A review by Nalini Haynes
It’s New Years day and I discovered a TV series I liked – Siren – is on Stan. Hubby promptly subscribed for a month, only to discover The Watch, a Terry Pratchett story, is a tv series on Stan. Our viewing plans promptly changed. We watched episode 1.
Over the years hubby and I have read and re-read Terry Pratchett’s Discworld novels many times. We are more than passingly familiar with the series. Not to mention the previous TV series made by the likes of Sky in Britain (Going Postal, and Hogswatch are two such series), featuring guest appearances by Terry Pratchett. Well, that’s no longer possible, but we LOVED the idea of another TV series.
However, without Pratchett to oversee the new TV series and the sale of the rights, tragedy struck.
The Watch is, apparently, the “first” Watch novel – Guards, Guards! Mixed up with Nightwatch – and televised. Except it isn’t. It’s a bloody disaster.
The Watch opens with Death and Vimes having a chat on an ethereal plane. Death has duck-egg-blue glowing eyes BUT NO SKULL. His eyes just glow from within a cowl. Like Detritus, his voice acting leaves a lot to be desired. Pratchett describes Death’s voice as being like tombstones slamming, always always always depicted in full caps.
Death in The Watch sounds closer to what I’d think Nobby would sound like than Death – but not the same.
Nobby and Colon don’t seem to exist either. Instead, Vimes keeps putting his cigar behind his ear, Nobby’s trademark move but with cigarette ends. I wonder if Vimes is intentionally a compilation of all three characters.
Although Carrot only arrives from the mountains in the first few minutes and Vimes is still a grubby drunken sot, Detritus, Cheery, a dirty Angua and the like are already part of the Watch.
Cheery is played by Jo Eaton-Kent as a nonbinary normal height person. In the books, Cheery is a bearded woman dwarf. While I’m all for minority representation, I’m disappointed that they’ve changed Cheery so radically. Discovering Cheery’s differences – her non-dwarfishness in a dwarfish body, epitomized by her increasing femininity – was a beautiful, powerful journey. Instead, we’re presented with Cheery as a “finished product”, already employed at the Watch, and not at all dwarfish. Nothing to see here.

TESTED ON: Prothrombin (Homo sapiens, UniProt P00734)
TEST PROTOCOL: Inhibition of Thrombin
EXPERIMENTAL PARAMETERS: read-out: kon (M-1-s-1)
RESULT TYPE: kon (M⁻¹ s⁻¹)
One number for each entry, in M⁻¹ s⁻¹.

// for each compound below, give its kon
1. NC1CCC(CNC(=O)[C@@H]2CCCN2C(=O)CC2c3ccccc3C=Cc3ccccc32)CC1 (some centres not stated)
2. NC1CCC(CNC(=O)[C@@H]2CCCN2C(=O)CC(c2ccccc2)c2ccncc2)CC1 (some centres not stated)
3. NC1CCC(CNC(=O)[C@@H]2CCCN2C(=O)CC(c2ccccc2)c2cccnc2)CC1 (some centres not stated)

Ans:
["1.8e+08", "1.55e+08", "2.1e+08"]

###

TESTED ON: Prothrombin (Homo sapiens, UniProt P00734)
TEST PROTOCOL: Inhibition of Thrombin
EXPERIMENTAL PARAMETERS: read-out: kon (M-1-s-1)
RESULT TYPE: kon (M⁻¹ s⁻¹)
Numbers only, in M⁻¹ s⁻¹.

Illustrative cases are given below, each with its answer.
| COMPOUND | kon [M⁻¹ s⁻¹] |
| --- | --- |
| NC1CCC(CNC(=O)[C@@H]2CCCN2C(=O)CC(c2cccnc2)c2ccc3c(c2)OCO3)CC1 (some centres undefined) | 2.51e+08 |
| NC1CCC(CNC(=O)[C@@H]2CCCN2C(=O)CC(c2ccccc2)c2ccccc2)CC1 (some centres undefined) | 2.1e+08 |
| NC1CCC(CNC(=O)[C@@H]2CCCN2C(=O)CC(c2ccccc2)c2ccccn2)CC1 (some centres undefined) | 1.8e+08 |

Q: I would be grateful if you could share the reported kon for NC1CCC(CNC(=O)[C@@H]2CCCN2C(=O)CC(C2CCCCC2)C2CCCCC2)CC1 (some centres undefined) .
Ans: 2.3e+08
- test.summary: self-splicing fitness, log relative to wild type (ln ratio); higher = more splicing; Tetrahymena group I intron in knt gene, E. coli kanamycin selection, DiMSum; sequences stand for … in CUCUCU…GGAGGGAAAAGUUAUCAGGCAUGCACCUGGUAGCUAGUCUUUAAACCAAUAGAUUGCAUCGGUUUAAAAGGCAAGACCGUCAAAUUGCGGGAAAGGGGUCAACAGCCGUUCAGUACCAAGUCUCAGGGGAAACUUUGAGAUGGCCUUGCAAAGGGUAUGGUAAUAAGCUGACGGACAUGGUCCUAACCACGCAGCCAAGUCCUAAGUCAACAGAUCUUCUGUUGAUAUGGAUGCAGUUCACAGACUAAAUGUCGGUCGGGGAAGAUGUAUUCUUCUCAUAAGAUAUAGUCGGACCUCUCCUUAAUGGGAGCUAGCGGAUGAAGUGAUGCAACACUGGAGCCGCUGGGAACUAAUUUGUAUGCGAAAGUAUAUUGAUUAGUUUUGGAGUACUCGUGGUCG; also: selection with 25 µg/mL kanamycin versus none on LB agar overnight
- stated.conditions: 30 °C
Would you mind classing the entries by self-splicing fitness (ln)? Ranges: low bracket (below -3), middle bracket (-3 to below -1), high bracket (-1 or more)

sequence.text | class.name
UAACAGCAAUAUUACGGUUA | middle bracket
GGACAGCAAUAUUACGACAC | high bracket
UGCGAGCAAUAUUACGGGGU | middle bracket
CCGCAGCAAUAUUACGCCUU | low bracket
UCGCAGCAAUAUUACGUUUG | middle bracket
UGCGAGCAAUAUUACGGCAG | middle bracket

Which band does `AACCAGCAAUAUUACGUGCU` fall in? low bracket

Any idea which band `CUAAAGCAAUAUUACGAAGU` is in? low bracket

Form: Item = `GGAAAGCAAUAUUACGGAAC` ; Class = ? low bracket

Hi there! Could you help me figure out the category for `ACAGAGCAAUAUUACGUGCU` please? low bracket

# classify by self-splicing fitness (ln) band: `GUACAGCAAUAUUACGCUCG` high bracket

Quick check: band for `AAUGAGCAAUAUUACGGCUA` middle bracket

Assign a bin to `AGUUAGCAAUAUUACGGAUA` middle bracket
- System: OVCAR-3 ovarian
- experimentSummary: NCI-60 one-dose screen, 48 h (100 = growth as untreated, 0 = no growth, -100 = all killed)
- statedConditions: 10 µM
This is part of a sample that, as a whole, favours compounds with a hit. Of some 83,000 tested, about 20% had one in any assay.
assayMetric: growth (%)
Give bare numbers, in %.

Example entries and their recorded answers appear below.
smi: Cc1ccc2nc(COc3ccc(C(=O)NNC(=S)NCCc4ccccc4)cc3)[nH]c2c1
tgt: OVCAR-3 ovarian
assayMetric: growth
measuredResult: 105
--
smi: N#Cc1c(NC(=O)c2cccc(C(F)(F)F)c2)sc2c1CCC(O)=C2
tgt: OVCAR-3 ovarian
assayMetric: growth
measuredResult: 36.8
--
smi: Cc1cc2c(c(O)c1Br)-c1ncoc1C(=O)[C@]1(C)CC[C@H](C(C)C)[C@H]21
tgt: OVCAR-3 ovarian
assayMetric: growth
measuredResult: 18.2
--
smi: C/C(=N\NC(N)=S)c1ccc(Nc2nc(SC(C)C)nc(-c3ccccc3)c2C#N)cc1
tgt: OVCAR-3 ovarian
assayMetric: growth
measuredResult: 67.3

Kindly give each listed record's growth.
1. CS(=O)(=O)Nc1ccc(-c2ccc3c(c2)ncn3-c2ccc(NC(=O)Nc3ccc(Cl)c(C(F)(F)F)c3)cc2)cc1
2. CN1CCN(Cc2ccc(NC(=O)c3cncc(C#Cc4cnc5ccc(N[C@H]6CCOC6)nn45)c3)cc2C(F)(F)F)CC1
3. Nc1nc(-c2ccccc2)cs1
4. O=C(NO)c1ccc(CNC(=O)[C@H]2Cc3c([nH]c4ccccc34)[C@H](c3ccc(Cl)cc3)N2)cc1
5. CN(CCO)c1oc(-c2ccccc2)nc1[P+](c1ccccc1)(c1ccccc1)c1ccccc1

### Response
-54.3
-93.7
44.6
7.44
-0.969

We soon meet Lady Sybil Ramkin (Lara Rossi), who kidnapped Vimes to teach him, under threat of being fed to a dragon, that crime is not a legitimate profession. Although I like the idea of casting a woman of color, Rossi is hardly the portly dowager-like spinster Pratchett describes. In fact, The Watch casting is ageist sexist casting typical of America: instead of casting love interests of similar age, Sybil appears young enough to be Vimes’s daughter.
Any hope I had for Sybil died when she pulled a dragon out of her coat, held it on her hand like a frog or gecko, THEN USED IT AS A FLAME THROWER. That one scene shredded and burned – at Fahrenheit 451 – just about every piece of Pratchett’s dragon lore.
The writer Simon Allen
It’s worth mentioning here that Simon Allen wrote for season 3 – the least worthy season – of The Musketeers, which saw the end of the series. He worked on MI High, which gets 6.1 on IMDB, a low score. Anything below 7 on IMDB is “view at your own risk” although some series are, admittedly, underrated.
Allen also wrote 5 episodes of New Tricks, which rate fairly well on IMDB. I haven’t watched the series myself. Without knowing Allen’s brief for New Tricks, and the effect of someone else as showrunner alongside staff writers, it’s impossible to judge Allen’s talent. However, his bungling of an otherwise almost-guaranteed smash hit does not bode well.
Prior to 2011, Allen’s CV on IMDB is just shorts and the like, so he’s come from nowhere, been handed a plum job that could have cemented his career, but was too intent on putting his own spin. So he trashed this opportunity.
This is why we can’t have nice things.
Bet it’s a long time until we get another Discworld series because the Powers That Be won’t see this as his incompetence, they’ll interpret this as “there’s not an audience”. Mate, I don’t want to see or smell you taking a dump.
According to this article, Rhianna Pratchett joins Discworld fans unhappy with this series. “The Watch will disappoint Discworld fans—and maybe everybody else, too” says Alison Flood. It appears Michael Walsh of the Nerdist is the only reviewer who says The Watch is “exciting and hilarious”, which doesn’t speak well of his taste and/or objectivity.
The Watch is like the American version of Red Dwarf and the American version of Doctor Who. They’ve taken fabulous source material and absolutely shat all over it. I doubt very much that it would be possible to make a worse version of a Terry Pratchett novel. I won’t be watching episode 2 because episode 1 is such an offence to every Terry Pratchett fan ever, and especially to Sir Terry’s memory.
The minion agrees. Wholeheartedly.
Rating: 1 out of 5 stars
Creator: Simon Allen
Director: Craig Viveiros
Writer: Simon Allen
Stars: Anna Chancellor, Marama Corlett, Richard Dormer